Though only in her twenties, she was working as a senior director for Inova Health System in Virgina, and one day she got an idea. She wanted to do something positive for others, and she thought with a small amount of money, she could get others to contribute organizations that were already making a difference.
She was excited about the idea, so she told her boss, Knox, who had been a CEO of Inova for thirty years. His response was, “That is nice, Currie Rich, but could you go back to work now?” but then two months later for her birthday, he gave her a card. In it were two things–$100 and a quote attributed to john Wesley: “Do all the good you can. By all the means you can. In all ways you can. To all the people you can. As long as ever you can.”
She received the money with excitement. From her grateful heart, she showed appreciation. Prior to the birthday gift, she wrote to organizations in Washington; DC; Haiti; Tanzania; and elsewhere to ask what they could do with $1000. The DC-area organization it could improve literacy rate for a class of student. The Haiti organization said it could sustain ten families by using community agriculture. The Tanzania organization could send twenty-five women through secondary school.
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These stories ignite Carrie’s passion. She decided that she would turn the $100 into $1000 for each of the organizations. How could she turn $100 to $6000? She decided to do something she had never done before. She wrote an individual email requests to family and friends—ultimately to every name that came up from her contacts list as she typed alphabetically in the “To” field. She decided to write to names that popped up that she didn’t recognize.
As she came to the “Subject” field, she wondered what to write. When she could come up with nothing better, she wrote, “The Global Good Fund.”
It was not long before money started coming in: $20, $50, $1000. “It was extraordinarily generous,” says Carrie, “Particularly from my peers who were just starting in the workplace. It really resonated with them.” Within two weeks, Carrie had received $6,052. She felt good. She had started small but she had accomplished her goal.
As the donations were coming in, she had also received an e-mail from someone she had met for five minute at a conference a year earlier. They had exchanged greeting cards that day and Carrie had sent him a “nice to meet you” e-mail afterward. That was why his name had been in her contacts. The return e-mail from the man who wanted to remain anonymous, said, “I will like to donate a million dollars to the Global Good Fund. Where should I send the check?”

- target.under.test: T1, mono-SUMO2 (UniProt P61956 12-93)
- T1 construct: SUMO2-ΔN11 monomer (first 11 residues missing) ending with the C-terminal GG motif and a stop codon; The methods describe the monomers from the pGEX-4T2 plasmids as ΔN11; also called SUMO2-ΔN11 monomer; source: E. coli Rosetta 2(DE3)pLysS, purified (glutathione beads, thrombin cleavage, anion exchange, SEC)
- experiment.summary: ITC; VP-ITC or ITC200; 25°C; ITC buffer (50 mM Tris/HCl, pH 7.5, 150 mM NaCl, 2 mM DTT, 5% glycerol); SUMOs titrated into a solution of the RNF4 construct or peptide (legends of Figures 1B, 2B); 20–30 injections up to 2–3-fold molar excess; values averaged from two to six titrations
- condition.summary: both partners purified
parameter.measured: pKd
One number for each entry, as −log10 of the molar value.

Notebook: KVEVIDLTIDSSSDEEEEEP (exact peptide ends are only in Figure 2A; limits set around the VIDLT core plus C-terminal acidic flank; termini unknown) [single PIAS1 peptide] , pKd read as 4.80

Carrie’s reaction: “This guy’s pranking me, I am not giving him my home address!” she e-mailed him back saying that if he was serious, he was to meet her on a particular day at a specific time in a specific place (a very public one with security cameras). And she would wait only ten minutes.
When he arrived, he handed a bank-certified cheque for $1 million, made out to “The Global Good Fund,” an organization that did not exist. And his questions for Currie was the same one she has asked the six organizations: What will you do with the money?
Currie had not prepared for the question because, honestly, she did not think the guy would show up. She could not fathom someone she had met for five minutes doing that. She quickly thought about what had made a difference in her life, and she told him she would invest in young leaders around the world who were using entrepreneurship for social impact.
Confused and perplex, Currie went back to her office and ask to see her boss, Knox. His assistance, Carol, could see that Carrie was sweating and hyperventilating, so she escorted her right in. “Look what you have done,” she said, slamming the cheque down on his desk, “You gave me the launch money, and this stranger gave me a million dollars for an organization that does not exist!” I have no idea what to do with the money. Would you please help me?”
“I will help you under two conditions,” said Knox, “First, while you may report to me at work, I will report to you at the Global Good Fund. Second, I am going to match the initial gift.”
That was in 2011. A year after, she stopped working for Inova and became the CEO of Global Good Fund, which she created as a nonprofit organization.
Culled from “The power of significance” by John C Maxwell
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- Attempt your dream no matter the odd, for it is better to try and fail than not to try at all.
- Be willing to add value to humanity, there may be a bigger purpose awaiting you.